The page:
Underweight Perseus Tetradrachm

Discussion in 'Ancient Coins' started by gsimonel, May 15, 2019.

  1. gsimonel

    gsimonel Well-Known Member

    Please forgive the poor quality scans. A friend sent them to me with some questions that I am unable to answer, so I'm posing them here in the hopes that someone can give him some answers. The first coin was an underweight Athenian Owl that I wrote about in a separate thread. Here's the second coin:
    This is what he wrote about this coin:

    Perseus, son of Philip V, obv. Perseus diademed head right, beard worn, rev. ΒΑΣΙΛΕΩΣ ΠΕΡΣΕΩΣ, it has the monogram between the legs AN, and HP to the right, and is surely the coin of Perseus of Macedon, Wildwinds Mamroth 15. The outer ring of laurel wreath is missing as the coin is small, 22 mm, and weighs only 12.37 g, tetradrachms of Perseus like this weigh about 16.8 g.

    The patina and wear on this coin looks good, inscription is deep and clear.

    Here are the results of an (amateur) specific gravity test that he conducted:

    13.36g dry
    1.31 suspended weight
    10.19 sg
    .800 fine silver

    Tetradrachms of this kind at CNG weigh 16.8 g., but .800 fine silver is only a little low, while total weight is low. Wildwinds cites Mamroth 15 for the inscriptions. Or it is not authentic.

    Anyone have any ideas that I can share with him about why this coin is underweight?
    Justin Lee likes this.
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  3. TIF

    TIF Always learning. Supporter


    Perseus?? Looks Ptolemaic to me and the weight is in line with later Ptolemaic tets.
  4. TIF

    TIF Always learning. Supporter

    Reverse legend is probably ΠΤΟΛEMAIOY BAΣΙΛΕΩΣ. Regnal year is to left (LIH); ΠA in right field.
  5. AussieCollector

    AussieCollector Moderator Moderator

    Is this not a late Ptolemaic tetradrachm? They are commonly found at low weights ~ 13g

    I measure SG as well, 10.19 is of decent silver purity and possibly/probably (I haven't looked it up) in line with late Ptolemaic tetradrachms.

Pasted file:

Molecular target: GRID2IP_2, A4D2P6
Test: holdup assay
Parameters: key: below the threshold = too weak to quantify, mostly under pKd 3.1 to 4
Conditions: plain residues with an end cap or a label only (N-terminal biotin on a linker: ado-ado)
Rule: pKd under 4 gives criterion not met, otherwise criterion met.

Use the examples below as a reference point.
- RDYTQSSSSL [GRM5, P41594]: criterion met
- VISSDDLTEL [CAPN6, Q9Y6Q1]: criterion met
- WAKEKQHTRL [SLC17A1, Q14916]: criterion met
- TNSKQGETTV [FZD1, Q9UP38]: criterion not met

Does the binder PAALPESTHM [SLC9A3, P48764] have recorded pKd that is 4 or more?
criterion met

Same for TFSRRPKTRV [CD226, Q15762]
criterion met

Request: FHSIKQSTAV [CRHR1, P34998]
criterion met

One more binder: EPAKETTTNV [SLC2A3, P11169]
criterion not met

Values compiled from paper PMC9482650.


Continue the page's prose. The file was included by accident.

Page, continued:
Did you account for your suspension apparatus?

    P.S - just had a quick look, and it appears late Ptolemaic tetradrachms did indeed have a lower purity, down to 80%
    Last edited: May 15, 2019
    Andres2 likes this.
  6. gsimonel

    gsimonel Well-Known Member

    Looks Ptolemaic to me, too, but I've never seen a tetradrachm of Perseus, so I have no idea how to tell them apart. I'll ask my friend to double check the reverse legend and get back to me. I'll report back what he says.
  7. AussieCollector

    AussieCollector Moderator Moderator

    Also, no one has mentioned it yet, and I am certainly no expert, but I would question the authenticity of this coin. It's hard to be certain from the photo and I could be wrong, but it looks off.
    TIF likes this.
  8. gsimonel

    gsimonel Well-Known Member

    AArgH! I uploaded the wrong photo. Here's the information about the OP coin:

    "This coin was bought 40 years ago or so; no records. I had attributed it to Ptolemy XII because of the information of Wildwinds where they cited Svoronos 1865. Then when I used my new scale on it, the specific gravity indicated that the silver content was .200. So I looked at Svoronos himself at #1865 and he says that his coin #1865 was issued by Cleopatra VII with Ptolemy I on the obverse, and Cleopatra's regnal year IH = year 18 = 34BC.

    OBV. Diademed head of Ptolemy I, right, dotted border

    REV. ΠΤΟΛΕΜΑΙΟΥ ΒΑΣΙΛΕΩΣ, eagle with wings closed, ΙΙΗ to the left indicating the date (the first I is raised quite a bit and seems not to be part of the date mark; the raised I appears on other coins; Svoronos #1865 records this first raised I in his description of #1865); ΠΑ in right field.

    My coin is 24 mm, 13.69g dry weight, suspended weight is 1.48 +/- = 9.25 sg = .200 fine. Perhaps.

    Matthew Kreuzer, The Coinage System of Cleopatra VII ..., self-published 2004, but cited by many people, says the coins of Cleopatra dating to 34 BC show nice silver color, the net silver content is low and equal to a Roman Republic denarius = 3.70 g or so.

    If my suspended weight is off just a bit and it is not 1.48 but 1.46 = 9.37 sg = .300 fine silver, then my coin 13.69 x .300 = 4.10 g silver, which is quite high for a denarius.

    The coins of Cleopatra of 34 BC range from 11.77 g to 13.92. My coin falls in that range."

    I've to started a new thread with the photo of the Perseus coin:
  9. AussieCollector

    AussieCollector Moderator Moderator

  10. gsimonel

    gsimonel Well-Known Member

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